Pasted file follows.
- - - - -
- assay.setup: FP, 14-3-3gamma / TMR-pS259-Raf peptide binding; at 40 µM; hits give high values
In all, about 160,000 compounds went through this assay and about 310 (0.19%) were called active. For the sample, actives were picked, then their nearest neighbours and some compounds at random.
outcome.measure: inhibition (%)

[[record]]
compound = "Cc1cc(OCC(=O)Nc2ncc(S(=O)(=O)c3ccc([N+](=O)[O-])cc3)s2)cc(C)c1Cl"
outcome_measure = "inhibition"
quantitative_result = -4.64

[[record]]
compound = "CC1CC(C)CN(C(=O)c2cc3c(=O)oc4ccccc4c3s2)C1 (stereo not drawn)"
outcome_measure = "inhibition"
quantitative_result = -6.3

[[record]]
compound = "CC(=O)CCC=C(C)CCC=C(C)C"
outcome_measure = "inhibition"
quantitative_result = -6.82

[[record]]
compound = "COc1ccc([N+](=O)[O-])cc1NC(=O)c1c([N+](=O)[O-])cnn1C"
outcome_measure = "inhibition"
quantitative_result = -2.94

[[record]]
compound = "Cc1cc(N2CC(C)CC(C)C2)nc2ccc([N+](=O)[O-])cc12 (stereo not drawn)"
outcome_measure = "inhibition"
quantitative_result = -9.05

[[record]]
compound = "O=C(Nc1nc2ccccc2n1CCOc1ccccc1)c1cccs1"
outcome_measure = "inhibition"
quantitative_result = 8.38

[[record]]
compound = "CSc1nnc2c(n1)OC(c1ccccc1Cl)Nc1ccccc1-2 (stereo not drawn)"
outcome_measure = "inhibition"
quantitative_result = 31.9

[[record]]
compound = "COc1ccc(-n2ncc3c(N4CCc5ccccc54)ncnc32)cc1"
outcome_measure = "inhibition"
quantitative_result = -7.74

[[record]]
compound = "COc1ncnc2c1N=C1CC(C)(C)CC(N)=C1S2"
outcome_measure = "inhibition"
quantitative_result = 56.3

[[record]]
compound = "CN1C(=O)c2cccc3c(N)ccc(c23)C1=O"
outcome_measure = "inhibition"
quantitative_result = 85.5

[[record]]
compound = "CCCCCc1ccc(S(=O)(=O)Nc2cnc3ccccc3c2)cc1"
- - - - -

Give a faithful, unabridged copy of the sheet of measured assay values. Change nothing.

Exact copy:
- assay.setup: FP, 14-3-3gamma / TMR-pS259-Raf peptide binding; at 40 µM; hits give high values
In all, about 160,000 compounds went through this assay and about 310 (0.19%) were called active. For the sample, actives were picked, then their nearest neighbours and some compounds at random.
outcome.measure: inhibition (%)

[[record]]
compound = "Cc1cc(OCC(=O)Nc2ncc(S(=O)(=O)c3ccc([N+](=O)[O-])cc3)s2)cc(C)c1Cl"
outcome_measure = "inhibition"
quantitative_result = -4.64

[[record]]
compound = "CC1CC(C)CN(C(=O)c2cc3c(=O)oc4ccccc4c3s2)C1 (stereo not drawn)"
outcome_measure = "inhibition"
quantitative_result = -6.3

[[record]]
compound = "CC(=O)CCC=C(C)CCC=C(C)C"
outcome_measure = "inhibition"
quantitative_result = -6.82

[[record]]
compound = "COc1ccc([N+](=O)[O-])cc1NC(=O)c1c([N+](=O)[O-])cnn1C"
outcome_measure = "inhibition"
quantitative_result = -2.94

[[record]]
compound = "Cc1cc(N2CC(C)CC(C)C2)nc2ccc([N+](=O)[O-])cc12 (stereo not drawn)"
outcome_measure = "inhibition"
quantitative_result = -9.05

[[record]]
compound = "O=C(Nc1nc2ccccc2n1CCOc1ccccc1)c1cccs1"
outcome_measure = "inhibition"
quantitative_result = 8.38

[[record]]
compound = "CSc1nnc2c(n1)OC(c1ccccc1Cl)Nc1ccccc1-2 (stereo not drawn)"
outcome_measure = "inhibition"
quantitative_result = 31.9

[[record]]
compound = "COc1ccc(-n2ncc3c(N4CCc5ccccc54)ncnc32)cc1"
outcome_measure = "inhibition"
quantitative_result = -7.74

[[record]]
compound = "COc1ncnc2c1N=C1CC(C)(C)CC(N)=C1S2"
outcome_measure = "inhibition"
quantitative_result = 56.3

[[record]]
compound = "CN1C(=O)c2cccc3c(N)ccc(c23)C1=O"
outcome_measure = "inhibition"
quantitative_result = 85.5

[[record]]
compound = "CCCCCc1ccc(S(=O)(=O)Nc2cnc3ccccc3c2)cc1"